Dr. Henry Curran
Introducing Henry Curran
Dr. Curran’s research interest lies in the study of the chemistry of how fuels burn in combustors in order to increase efficiency and reduce emissions for a cleaner world. 92% of the world’s energy demand is currently being satisfied through the burning of fossil fuels such as oil, coal and gas, in order to provide electricity, heat homes and fuel transport. In Ireland the situation is even more pronounced with about 98% of energy provided by fossil fuel combustion, of which nearly 90% is imported from countries as far away as Russia and Columbia. In addition, fossil fuel resources are finite and so alternative energy sources are becoming increasingly important. An understanding of how all fuels, both fossil and biofuels, burn at a molecular level with regards to the nature and speed of the chemical reactions that take place, together with the associated energy release and fluid flows is fundamental in designing cleaner and more efficient combustion devices such as engines and gas turbines.
Dr Curran's distinguished career
Dr. Curran received his PhD degree in 1994 from NUIG in experimental and numerical studies of combustion kinetics. He served as a research scientist in combustion modelling from 1994 to 1999 at Lawrence Livermore National Laboratory, California (LLNL). In 1999, he returned to Ireland as a lecturer in Physical Chemistry at Galway-Mayo Institute of Technology while continuing to consult with LLNL and performing collaborative research at NUIG from 2001 to 2005. He was appointed as a lecturer in Physical Chemistry in NUIG in October 2005 and became a Senior Lecturer in 2009. He was awarded a DSc by Research from the National University of Ireland in October 2011. He is on the editorial board of Combustion and Flame and the Proceedings of Combustion Institute.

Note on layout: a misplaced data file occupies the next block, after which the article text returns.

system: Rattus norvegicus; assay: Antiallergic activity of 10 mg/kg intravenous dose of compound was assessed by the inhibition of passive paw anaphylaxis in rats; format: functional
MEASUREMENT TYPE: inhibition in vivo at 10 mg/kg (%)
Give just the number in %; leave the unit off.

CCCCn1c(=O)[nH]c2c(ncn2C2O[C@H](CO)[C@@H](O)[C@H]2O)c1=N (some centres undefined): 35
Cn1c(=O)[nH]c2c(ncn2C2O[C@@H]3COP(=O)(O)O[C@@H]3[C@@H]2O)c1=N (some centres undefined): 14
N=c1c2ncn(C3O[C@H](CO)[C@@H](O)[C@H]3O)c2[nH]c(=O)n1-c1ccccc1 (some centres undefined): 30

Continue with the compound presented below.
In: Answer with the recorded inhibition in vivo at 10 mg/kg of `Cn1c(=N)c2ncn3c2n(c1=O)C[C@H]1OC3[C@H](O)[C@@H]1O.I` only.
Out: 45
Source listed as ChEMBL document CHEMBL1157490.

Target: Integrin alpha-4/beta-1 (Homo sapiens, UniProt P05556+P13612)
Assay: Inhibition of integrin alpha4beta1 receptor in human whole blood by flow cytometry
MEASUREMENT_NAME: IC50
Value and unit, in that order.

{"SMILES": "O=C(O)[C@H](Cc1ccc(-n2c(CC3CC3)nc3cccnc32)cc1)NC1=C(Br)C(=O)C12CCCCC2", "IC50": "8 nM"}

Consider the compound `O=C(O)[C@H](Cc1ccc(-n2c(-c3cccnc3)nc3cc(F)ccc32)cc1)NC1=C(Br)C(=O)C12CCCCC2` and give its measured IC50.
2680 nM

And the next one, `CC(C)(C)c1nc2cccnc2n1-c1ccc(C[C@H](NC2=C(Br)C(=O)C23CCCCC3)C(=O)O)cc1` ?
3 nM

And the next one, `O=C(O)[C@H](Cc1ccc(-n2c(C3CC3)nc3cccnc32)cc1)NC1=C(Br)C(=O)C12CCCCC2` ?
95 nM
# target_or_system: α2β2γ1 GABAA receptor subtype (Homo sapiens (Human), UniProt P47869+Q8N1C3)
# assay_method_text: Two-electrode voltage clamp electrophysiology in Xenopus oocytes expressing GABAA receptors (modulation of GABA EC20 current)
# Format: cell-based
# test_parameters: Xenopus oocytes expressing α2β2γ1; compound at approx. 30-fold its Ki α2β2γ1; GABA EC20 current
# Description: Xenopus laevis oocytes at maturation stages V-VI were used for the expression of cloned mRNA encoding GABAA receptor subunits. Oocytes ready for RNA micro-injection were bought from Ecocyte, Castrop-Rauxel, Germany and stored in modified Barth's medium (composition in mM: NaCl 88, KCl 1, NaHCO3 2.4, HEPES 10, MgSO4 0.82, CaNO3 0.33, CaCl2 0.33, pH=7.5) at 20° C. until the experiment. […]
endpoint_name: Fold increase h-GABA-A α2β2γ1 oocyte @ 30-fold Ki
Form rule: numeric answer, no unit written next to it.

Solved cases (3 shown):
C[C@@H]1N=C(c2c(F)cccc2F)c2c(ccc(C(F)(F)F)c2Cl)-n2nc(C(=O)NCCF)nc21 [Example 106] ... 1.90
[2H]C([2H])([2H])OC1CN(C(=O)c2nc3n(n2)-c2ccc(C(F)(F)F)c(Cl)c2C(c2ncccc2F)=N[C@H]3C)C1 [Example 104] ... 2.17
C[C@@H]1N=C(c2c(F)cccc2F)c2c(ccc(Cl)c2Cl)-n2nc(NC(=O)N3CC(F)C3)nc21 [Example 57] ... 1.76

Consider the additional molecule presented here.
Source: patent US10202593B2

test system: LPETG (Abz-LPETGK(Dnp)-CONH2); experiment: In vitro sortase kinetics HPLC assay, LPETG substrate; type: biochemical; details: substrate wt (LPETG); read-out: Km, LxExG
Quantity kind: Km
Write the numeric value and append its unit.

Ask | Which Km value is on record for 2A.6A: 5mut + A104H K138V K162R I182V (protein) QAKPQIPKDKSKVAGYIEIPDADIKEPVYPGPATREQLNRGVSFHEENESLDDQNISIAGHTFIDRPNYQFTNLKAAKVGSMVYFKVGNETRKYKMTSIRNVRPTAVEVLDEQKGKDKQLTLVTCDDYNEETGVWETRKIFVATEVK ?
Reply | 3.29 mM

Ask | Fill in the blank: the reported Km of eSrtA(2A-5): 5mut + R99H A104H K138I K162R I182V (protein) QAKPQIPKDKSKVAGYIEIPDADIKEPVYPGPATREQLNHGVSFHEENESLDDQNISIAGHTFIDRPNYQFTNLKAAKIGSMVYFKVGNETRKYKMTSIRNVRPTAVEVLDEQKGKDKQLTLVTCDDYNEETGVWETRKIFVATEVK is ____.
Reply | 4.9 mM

The Combustion Chemistry Centre applies experimental, chemical kinetic and ab-initio research methods to the understanding of fuels combustion. Experiments are performed in rapid compression machines and in shock tubes to simulate the physical conditions of temperature and pressure encountered in engines and gas turbines. These experimental data form the basis for the validation of detailed chemical kinetic mechanisms that describe the elementary reactions responsible for fuel oxidation leading to the formation of intermediates and the final products of fuel combustion, carbon dioxide and water.
The detailed chemical kinetic mechanisms produced are combined with computational fluid dynamic codes and used by industry in their research and design laboratories to design cleaner, more efficient combustors. For example, the composition of natural gas can vary greatly depending on its origin. Experiments to optimize combustor design for different natural gas compositions experimentally can cost turbine manufacturers hundreds of thousands of euro, while our experiments and chemical kinetic simulations cost a small fraction by comparison. Companies are increasingly interested in the effects on combustion properties of blending biofuels with fossil fuels.
Industrial partners such as the Swiss division of power generator Alstom, the Canadian power generation arm of Rolls Royce, Saudi Arabian oil company, Saudi Aramco, and the automotive manufacturer Renault, all fund the Combustion Chemistry Centre.
The Combustion Chemistry Centre comprises, Dr. Henry Curran as director, with five post-doctoral researchers and eight PhD students. Its international collaborators include Lawrence Livermore National Laboratory (CA), Argonne National Laboratory (Il), Princeton University (NJ), Imperial College London, CNRS-Orleans, University of Nancy among others.
Dr Curran is one of only two researchers who received an SFI PI award in Energy in 2009
The demand for clean energy is a topical issue that has long been recognised by Science Foundation Ireland which invests in word-class academic research that is most likely to generate new knowledge, leading edge technologies and competitive enterprises in fields of science and technology. Dr. Curran’s research has been funded by SFI Ireland since 2004 and he is one of only two researchers who received an SFI PI award in Energy in 2009.